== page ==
Most states require licenses to solicit, broker or make loans secured by residential mortgages and other consumer loans to residents of those states, as well as to operate real estate referral and brokerage services, and in many cases require the licensure or registration of individual employees engaged in aspects of these businesses. In 2008, Congress mandated that all states adopt certain minimum standards for the licensing of individuals involved in mortgage lending or loan brokering, and many state legislatures and state agencies are in the process of adopting or implementing additional licensing, continuing education, and similar requirements on mortgage lenders, brokers and their employees. Compliance with these new requirements may render it more difficult to operate or may raise our internal costs. While our businesses have endeavored to comply with applicable requirements, the application of these requirements to persons operating online is not always clear. Moreover, any of the licenses or rights currently held by our businesses or our employees may be revoked prior to, or may not be renewed upon, their expiration. In addition, our businesses or our employees may not be granted new licenses or rights for which they may be required to apply from time to time in the future.

        Likewise, states or municipalities may adopt statutes or regulations making it unattractive, impracticable or infeasible for our businesses to continue to conduct business in such jurisdictions. The withdrawal from any jurisdiction due to emerging legal requirements could adversely affect our business, financial condition and results of operations.

        Our businesses are also subject to various state, federal and/or local laws, rules and regulations that regulate the amount and nature of fees that may be charged for transactions and incentives, such as rebates, that may be offered to consumers by our businesses, as well as the manner in which these businesses may offer, advertise or promote transactions. For example, RESPA generally prohibits the payment or receipt of referral fees and fee shares or splits in connection with residential mortgage loan transactions, subject to certain exceptions. The applicability of referral fee and fee sharing prohibitions to lenders and real estate providers, including online networks, may have the effect of reducing the types and amounts of fees that may be charged or paid in connection with real estate-secured loan offerings or activities, including mortgage brokerage, lending and real estate brokerage services, or otherwise limiting the ability to conduct marketing and referral activities.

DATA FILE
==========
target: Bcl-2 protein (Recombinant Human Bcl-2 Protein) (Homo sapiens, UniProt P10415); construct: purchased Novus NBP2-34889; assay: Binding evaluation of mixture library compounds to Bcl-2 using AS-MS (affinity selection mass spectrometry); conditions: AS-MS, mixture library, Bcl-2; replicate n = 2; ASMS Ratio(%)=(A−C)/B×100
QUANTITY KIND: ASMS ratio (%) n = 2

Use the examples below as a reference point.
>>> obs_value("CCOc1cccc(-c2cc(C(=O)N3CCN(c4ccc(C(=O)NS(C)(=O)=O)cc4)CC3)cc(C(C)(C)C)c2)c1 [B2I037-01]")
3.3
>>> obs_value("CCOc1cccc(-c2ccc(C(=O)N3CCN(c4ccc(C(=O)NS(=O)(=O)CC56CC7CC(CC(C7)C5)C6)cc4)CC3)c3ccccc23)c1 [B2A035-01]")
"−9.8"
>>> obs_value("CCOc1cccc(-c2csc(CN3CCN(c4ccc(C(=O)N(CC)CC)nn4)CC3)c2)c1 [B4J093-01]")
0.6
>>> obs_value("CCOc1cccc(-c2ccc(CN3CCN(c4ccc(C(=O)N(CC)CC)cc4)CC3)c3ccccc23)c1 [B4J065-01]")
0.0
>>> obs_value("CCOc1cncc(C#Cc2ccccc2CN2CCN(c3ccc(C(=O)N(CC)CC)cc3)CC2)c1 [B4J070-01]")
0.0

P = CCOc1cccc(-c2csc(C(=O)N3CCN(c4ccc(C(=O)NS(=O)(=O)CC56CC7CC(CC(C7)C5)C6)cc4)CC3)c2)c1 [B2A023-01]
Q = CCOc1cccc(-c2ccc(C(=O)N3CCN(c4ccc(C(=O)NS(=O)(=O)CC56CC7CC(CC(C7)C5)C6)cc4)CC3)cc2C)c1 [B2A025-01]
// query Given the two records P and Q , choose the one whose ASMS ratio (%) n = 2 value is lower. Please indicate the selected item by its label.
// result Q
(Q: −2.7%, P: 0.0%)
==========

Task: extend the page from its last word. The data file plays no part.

Various federal, state and in some instances, local, laws also prohibit unfair and deceptive sales practices. We have adopted appropriate policies and procedures to address these requirements (such as appropriate consumer disclosures and call scripting, call monitoring and other quality assurance and compliance measures), but it is not possible to ensure that all employees comply with our policies and procedures at all times.

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        Compliance with these laws, rules and regulations is a significant component of our internal costs, and new laws, rules and regulations are frequently proposed and adopted, requiring us to adopt new procedures and practices.

        Parties through which our businesses conduct business similarly may be subject to federal and state regulation. These parties typically act as independent contractors and not as agents in their solicitations and transactions with consumers. We cannot ensure that these entities will comply with applicable laws and regulations at all times. Failure on the part of a lender, secondary market purchaser, website operator or other third party to comply with these laws or regulations could result in, among other things, claims of vicarious liability or a negative impact on our reputation and businesses.